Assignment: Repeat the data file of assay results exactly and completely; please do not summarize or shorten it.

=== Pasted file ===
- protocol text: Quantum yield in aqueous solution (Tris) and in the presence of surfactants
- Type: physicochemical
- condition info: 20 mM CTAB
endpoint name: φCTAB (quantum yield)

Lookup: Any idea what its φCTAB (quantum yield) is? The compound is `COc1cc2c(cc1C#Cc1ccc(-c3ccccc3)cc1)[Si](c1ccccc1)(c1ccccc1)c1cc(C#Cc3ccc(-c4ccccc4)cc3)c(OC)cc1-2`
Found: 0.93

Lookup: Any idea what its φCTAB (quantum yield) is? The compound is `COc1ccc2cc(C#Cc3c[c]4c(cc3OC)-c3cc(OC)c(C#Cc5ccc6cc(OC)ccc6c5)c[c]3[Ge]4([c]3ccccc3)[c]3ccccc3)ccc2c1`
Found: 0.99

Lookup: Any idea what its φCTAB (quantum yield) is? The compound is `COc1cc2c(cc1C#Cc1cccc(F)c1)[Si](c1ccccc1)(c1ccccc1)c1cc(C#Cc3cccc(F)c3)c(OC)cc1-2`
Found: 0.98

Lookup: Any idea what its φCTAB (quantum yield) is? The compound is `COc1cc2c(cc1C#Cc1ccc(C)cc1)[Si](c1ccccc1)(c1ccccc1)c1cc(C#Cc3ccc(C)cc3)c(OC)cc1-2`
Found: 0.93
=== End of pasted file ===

- protocol text: Quantum yield in aqueous solution (Tris) and in the presence of surfactants
- Type: physicochemical
- condition info: 20 mM CTAB
endpoint name: φCTAB (quantum yield)

Lookup: Any idea what its φCTAB (quantum yield) is? The compound is `COc1cc2c(cc1C#Cc1ccc(-c3ccccc3)cc1)[Si](c1ccccc1)(c1ccccc1)c1cc(C#Cc3ccc(-c4ccccc4)cc3)c(OC)cc1-2`
Found: 0.93

Lookup: Any idea what its φCTAB (quantum yield) is? The compound is `COc1ccc2cc(C#Cc3c[c]4c(cc3OC)-c3cc(OC)c(C#Cc5ccc6cc(OC)ccc6c5)c[c]3[Ge]4([c]3ccccc3)[c]3ccccc3)ccc2c1`
Found: 0.99

Lookup: Any idea what its φCTAB (quantum yield) is? The compound is `COc1cc2c(cc1C#Cc1cccc(F)c1)[Si](c1ccccc1)(c1ccccc1)c1cc(C#Cc3cccc(F)c3)c(OC)cc1-2`
Found: 0.98

Lookup: Any idea what its φCTAB (quantum yield) is? The compound is `COc1cc2c(cc1C#Cc1ccc(C)cc1)[Si](c1ccccc1)(c1ccccc1)c1cc(C#Cc3ccc(C)cc3)c(OC)cc1-2`
Found: 0.93